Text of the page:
While the excitement mounts regarding the fate of a number of proposed U.S. liquefied natural gas (LNG) export projects, the CFOs of three companies with projects on the line said Wednesday that a good market exists among free trade agreement (FTA) nations, some right in North America’s backyard.
That is somewhat counter to the current industry focus on getting federal approvals for exports to non-FTA nations, which comprise a larger, albeit more distant, market.
The trio from Cheniere Energy Inc., Dominion Resources and Sempra Energy made their comments as part of a panel discussion of LNG exports at the Bank of America Merrill Lynch 2012 Power and Gas Leaders Conference.
In response to a question of whether FTA countries represent enough demand to fill the gap if the federal government fails to authorize more exports to the non-FTA nations, Sempra Energy CFO Joe Householder said he is fully expecting to get U.S. Department of Energy (DOE) approval for exports to non-FTA countries, but if that does not happen Sempra could still build “one or two liquefaction trains” to export to South Korea, an FTA country.
“There are roughly 16 of the FTA nations, and the most interesting part of it is that some are right in our backyard,” said Meg Gentle, CFO of Cheniere, which already has DOE authorization for both FTA and non-FTA exports from its Sabine Pass LNG export project in Louisiana.
“In the Caribbean nations that are FTA, they import a lot of oil to produce electricity so there is a tremendous incentive to switch off oil at current high prices,” Gentle said, citing Puerto Rico as an example of a current LNG importer that could take a lot more gas. “The Puerto Ricans could save more than a $1 billion a year just by importing more natural gas and expanding their existing facilities.
“We have a transportation advantage into those markets over other LNG producers around the globe. Exporting to Asia is a long, long voyage, so exporting into the Caribbean countries is closer and improves our political ties. FTA gas demand is obviously very interesting and seems to be an easier process with the DOE.”
FTA nations are covered in the existing federal Natural Gas Act, so exporting to those nations receives an automatic approval, said Gentle, noting that she agreed with Householder that DOE eventually will approve exports to non-FTA nations.
Dominion CFO Mark McGettrick said the global market is “very excited” about U.S. LNG prospects and his firm is in contact with two serious counterparties that are interested in obtaining and marketing gas through Dominion’s Cove Point, MD, site, which he thinks will be the only East Coast export facility. Dominion plans to make a $2.5-3.5 billion investment in Cove Point’s export facilities once it recieves final DOE approval.
McGettrick said he does not think all of the export projects will get built, but he feels Cove Point, along with the Cheniere and Sempra facilities, will be approved and built.
Cheniere has all that it needs for the Sabine Pass brownfield project, but it also is very hopeful of developing a greenfield LNG export facility at Corpus Christi, TX, said Gentle, outlining plans for a three-train facility at the same location that was previously proposed for an LNG import terminal (see Daily GPI, Sept. 4).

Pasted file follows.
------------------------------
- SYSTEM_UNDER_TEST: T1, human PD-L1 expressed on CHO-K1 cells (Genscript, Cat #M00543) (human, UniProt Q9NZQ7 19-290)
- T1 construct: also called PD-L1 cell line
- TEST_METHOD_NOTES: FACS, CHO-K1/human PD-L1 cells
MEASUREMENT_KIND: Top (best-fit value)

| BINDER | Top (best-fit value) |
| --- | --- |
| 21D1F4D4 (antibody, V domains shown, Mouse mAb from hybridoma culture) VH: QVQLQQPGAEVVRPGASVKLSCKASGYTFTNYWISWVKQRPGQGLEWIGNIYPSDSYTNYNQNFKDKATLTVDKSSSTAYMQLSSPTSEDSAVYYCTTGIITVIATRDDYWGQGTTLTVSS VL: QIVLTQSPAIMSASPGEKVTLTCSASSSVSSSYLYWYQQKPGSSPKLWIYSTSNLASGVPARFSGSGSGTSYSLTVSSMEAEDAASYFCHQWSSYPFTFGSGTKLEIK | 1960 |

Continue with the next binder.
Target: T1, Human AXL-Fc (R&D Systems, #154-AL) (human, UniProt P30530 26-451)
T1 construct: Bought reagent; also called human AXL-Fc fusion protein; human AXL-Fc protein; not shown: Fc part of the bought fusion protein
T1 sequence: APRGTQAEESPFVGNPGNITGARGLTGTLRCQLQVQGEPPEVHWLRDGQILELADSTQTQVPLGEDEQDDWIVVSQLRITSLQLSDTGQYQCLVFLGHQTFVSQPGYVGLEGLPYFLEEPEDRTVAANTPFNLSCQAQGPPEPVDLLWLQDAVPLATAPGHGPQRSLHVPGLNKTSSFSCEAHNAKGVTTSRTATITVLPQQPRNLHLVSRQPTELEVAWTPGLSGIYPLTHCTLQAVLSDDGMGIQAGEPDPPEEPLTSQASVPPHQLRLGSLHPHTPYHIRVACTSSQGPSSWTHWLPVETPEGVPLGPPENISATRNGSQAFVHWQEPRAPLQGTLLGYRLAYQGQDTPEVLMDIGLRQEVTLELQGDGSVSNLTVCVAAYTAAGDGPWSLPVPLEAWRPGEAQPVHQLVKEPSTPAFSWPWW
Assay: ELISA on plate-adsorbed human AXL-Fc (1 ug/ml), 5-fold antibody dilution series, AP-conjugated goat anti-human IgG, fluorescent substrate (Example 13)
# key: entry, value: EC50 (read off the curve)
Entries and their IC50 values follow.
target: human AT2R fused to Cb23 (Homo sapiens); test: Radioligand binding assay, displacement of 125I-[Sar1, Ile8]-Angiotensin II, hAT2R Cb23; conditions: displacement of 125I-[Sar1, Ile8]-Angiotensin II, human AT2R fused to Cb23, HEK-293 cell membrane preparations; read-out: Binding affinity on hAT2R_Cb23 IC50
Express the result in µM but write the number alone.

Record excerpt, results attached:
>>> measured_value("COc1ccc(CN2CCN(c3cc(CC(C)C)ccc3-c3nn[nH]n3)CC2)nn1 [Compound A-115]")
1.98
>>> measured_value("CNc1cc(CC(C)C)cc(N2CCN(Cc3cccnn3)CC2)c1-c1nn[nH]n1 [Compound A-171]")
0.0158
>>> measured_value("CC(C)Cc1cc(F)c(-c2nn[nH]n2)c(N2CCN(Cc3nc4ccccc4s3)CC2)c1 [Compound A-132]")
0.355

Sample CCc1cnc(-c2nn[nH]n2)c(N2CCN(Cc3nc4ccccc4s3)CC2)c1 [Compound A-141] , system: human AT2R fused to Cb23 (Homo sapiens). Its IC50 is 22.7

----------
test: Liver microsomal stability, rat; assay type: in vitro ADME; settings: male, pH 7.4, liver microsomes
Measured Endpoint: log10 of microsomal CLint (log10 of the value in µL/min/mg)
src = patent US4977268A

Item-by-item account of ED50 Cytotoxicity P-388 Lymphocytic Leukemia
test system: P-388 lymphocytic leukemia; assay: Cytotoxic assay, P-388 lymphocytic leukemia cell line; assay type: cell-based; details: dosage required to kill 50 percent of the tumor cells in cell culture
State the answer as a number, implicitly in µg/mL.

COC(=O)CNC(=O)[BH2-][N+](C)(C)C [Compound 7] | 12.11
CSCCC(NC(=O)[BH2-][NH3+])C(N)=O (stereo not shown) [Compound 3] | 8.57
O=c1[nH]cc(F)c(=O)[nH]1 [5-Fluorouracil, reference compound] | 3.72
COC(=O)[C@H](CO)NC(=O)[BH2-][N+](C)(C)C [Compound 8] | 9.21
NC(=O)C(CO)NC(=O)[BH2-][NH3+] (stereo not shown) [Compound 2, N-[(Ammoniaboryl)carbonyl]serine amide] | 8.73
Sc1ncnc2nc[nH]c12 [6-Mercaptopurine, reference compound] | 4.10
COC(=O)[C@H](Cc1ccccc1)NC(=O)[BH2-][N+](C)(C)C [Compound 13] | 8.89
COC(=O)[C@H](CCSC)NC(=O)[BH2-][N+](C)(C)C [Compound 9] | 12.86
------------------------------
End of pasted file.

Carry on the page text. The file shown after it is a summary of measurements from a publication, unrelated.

Other questions answered by the three CFOs related to the international market, pricing and what impact, if any, U.S. gas exports might have on the global behavior of LNG buyers and sellers. While initial U.S. exports might not change much, Householder said Japanese buyers have indicated that they would like to see some global supplies tied to Henry Hub prices rather than the exclusive tie of LNG to oil prices everywhere but North America.
“We haven’t seen any change in behavior in LNG global market participants necessarily, but when I have been in Japan, certainly they have indicated that they would like to see more diversity of supply and pricing policies,” Householder said. “Whether or not some of those contracts get rewritten we don’t know; they may stay on an oil-indexed basis, but I think Japan and other buyers would like to see some Henry Hub-based pricing as well.”
McGettrick said Dominion has always received a lot of interest in Cove Point, but what he has seen change more recently is the intense level of interest in the possibility of U.S. exports.
“A lot of the folks who need supply are getting worried about who are going to be the winners here [in the United States] on LNG and who is going to be shut out,” he said. “We’ve seen a huge influx of interest from folks who want to get a piece of some of the early projects much more so now than six or eight months ago. They are trying to gauge who are going to be the winners in this first round, and they don’t want to be left out, so they are very aggressive in terms of wanting to get a piece of the pie.”
Gentle said the U.S. projects “will inject some additional supply into the global market, but as we’ve seen in the past (2007-2009) when there was about 10 Bcf coming on the market, the international market was able to absorb all of that gas in a short [three-year] period of time.” She doesn’t think the U.S. entrance in the market will necessarily force any changes in the operations of other producers around the world.
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